For example, the advertising system 7 may forward email 8 to the individual 1 via the Internet. This is a conventional method of sending email 8 which does have a drawback in that it may not be received until the individual 1 checks incoming email 8. The advertising system 7 may also decide to send communications to the individual 1 via more recently developed devices such as a PDA 9. The advantage of the PDA 9 is that it can be carried by the individual 1, which makes the incoming communication immediately available. If the PDA 9 is equipped with a cellular modem, the PDA 9 can receive a message or be used to access email immediately. A PC 10, either desktop or portable, can also be used to receive messages from the advertising system 7. When a PC 10 is used, alternatives to email can also be used. For example, the individual's 1 account can be accessed or a button in the browser bar can be “clicked” to view hyperlinks and advertisements. Also, the final delivery stage of content delivery can be through “traditional” push means. Alternatively, some data can be forwarded to the individual 1 via audio technology. In that situation, the individual 1 would specify that the text information is to be converted to audio via a text to speech program that would play the information to the individual 1 via an audio output device, such as the intelligent wireless telephone 11.
In another alternative preferred embodiment, intelligent wireless telephones 11 can be used to receive the information. Intelligent wireless telephones 11 have been developed with a display screen suitable for displaying messages. These devices have built-in intelligence features that exceed the basic telephone technology. For example, they can have small processors and Web browsers which will allow them to surf the Web, to receive e-mail, etc. These devices are also commonly referred to as being Web enabled. One advantage of using an intelligent wireless telephone 11 is that the advertising system 7 can use the Internet to contact the intelligent wireless telephone 11 or directly dial the intelligent wireless telephone 11 without using the Internet. The individual 1 would be immediately notified of the incoming message when the intelligent wireless telephone 11 rings.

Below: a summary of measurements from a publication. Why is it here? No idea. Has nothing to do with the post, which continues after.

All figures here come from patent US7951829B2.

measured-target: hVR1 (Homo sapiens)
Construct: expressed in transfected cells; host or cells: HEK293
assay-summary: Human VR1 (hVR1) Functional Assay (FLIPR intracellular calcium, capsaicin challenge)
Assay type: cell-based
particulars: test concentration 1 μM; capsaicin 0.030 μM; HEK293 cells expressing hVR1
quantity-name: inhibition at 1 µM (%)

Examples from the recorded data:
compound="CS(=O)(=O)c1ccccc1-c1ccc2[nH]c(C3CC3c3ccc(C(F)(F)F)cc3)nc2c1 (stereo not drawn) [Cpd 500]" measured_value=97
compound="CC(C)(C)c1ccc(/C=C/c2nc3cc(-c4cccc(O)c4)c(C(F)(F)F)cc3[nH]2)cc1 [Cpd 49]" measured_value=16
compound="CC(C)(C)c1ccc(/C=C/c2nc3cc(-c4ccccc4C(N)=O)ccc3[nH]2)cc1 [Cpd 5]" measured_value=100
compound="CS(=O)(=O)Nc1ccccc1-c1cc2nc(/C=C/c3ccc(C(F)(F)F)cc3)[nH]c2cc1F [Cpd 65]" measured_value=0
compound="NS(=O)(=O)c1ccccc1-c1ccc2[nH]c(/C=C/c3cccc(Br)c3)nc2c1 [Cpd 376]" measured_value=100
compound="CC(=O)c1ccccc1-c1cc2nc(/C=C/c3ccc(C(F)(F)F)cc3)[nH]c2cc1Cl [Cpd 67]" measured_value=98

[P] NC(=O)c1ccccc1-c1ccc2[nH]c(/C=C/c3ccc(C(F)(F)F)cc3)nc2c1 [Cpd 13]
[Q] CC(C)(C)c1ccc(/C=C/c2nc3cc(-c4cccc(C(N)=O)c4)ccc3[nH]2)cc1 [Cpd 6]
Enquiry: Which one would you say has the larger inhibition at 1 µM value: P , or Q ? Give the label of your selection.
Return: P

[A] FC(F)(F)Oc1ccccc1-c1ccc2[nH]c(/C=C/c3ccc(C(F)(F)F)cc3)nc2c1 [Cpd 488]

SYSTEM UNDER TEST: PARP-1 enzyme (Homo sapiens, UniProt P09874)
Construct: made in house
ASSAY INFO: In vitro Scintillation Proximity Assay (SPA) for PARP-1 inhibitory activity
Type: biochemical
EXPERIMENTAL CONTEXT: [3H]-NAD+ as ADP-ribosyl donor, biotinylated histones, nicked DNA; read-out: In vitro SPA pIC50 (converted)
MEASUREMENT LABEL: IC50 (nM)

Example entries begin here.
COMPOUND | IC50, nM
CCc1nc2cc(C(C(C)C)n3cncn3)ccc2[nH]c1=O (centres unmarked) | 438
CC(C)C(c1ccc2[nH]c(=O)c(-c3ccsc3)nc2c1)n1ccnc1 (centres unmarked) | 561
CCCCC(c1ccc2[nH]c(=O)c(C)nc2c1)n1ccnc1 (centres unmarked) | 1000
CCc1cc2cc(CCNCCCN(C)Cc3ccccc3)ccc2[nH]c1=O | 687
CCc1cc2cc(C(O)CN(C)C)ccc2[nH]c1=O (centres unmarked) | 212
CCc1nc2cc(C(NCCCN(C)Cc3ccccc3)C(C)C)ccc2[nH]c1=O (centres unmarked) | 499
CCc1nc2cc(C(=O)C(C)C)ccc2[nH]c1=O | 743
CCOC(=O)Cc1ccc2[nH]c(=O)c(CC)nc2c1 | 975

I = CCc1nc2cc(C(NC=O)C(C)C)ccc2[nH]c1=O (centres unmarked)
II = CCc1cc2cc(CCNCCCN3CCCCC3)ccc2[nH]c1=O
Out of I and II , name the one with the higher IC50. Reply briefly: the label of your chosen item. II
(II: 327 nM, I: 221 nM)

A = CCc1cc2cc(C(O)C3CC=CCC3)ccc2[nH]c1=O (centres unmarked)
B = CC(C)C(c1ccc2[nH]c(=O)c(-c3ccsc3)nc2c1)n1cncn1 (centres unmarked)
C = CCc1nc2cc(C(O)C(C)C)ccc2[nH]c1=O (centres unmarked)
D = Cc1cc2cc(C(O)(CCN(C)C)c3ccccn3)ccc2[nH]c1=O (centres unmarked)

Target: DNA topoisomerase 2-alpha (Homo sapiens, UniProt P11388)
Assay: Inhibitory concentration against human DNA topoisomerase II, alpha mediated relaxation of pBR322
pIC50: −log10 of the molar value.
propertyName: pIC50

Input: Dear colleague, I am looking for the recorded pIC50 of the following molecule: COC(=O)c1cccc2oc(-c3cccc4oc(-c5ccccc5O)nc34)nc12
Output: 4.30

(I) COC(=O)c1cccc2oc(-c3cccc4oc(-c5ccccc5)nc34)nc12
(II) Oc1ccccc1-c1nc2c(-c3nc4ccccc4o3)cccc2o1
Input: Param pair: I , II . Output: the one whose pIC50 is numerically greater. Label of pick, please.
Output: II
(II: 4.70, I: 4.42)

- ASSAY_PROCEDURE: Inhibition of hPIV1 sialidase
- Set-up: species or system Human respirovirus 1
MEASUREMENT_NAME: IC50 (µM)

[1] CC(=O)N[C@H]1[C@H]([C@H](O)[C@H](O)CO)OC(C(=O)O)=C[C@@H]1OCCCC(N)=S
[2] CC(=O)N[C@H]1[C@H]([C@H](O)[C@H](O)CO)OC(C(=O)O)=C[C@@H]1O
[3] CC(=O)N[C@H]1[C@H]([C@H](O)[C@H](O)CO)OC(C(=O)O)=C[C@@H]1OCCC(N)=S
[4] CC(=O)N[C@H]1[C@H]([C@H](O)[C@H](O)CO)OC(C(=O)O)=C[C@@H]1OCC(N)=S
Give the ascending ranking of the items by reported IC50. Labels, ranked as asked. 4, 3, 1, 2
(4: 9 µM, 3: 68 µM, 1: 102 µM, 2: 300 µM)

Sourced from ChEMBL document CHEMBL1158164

In addition to the conventional methods of receiving data, an identification device 3 reader can also be attached to the individual's 1 computer to read the information provided by the RFID device in the identification device 3. In this configuration, when the individual 1 activates the individual's 1 computer, the identification device 3 is waived in front of the reader, the reader automatically notifies the advertising system 7 via the Internet, and the information is downloaded to the individual 1 or interfacing device (i.e.: PC, laptop, PDA, etc.).
Another advantage of the invention is that it allows an individual who does not own a PC to be able to take advantage of the information provided by the invention As discussed above, one alternative embodiment provides the ability to attach an interrogator 4 to a PC which may be owned by a merchant or some other entity, such as a library. If the individual 1 uses the merchant's or library's PC, the individual 1 would wave the identification device 3 in front of the interrogator 4. This would notify the advertising system 7 of the presence of the individual 1 at that PC, and the advertising system 7 would then proceed with downloading information to the individual 1.
In the preferred embodiment, an individual 1 would provide demographic and reference information which would be stored in the individual's record in the advertising system 7 computer. This information would be related to the identification information on the identification device 3 so that the advertising system would be able to evaluate potential information which is most appropriate to the particular individual 1.
The only requirement for output devices used by the individual 1 to receive information is that they must have Internet access (with the exception of the intelligent wireless telephone 11).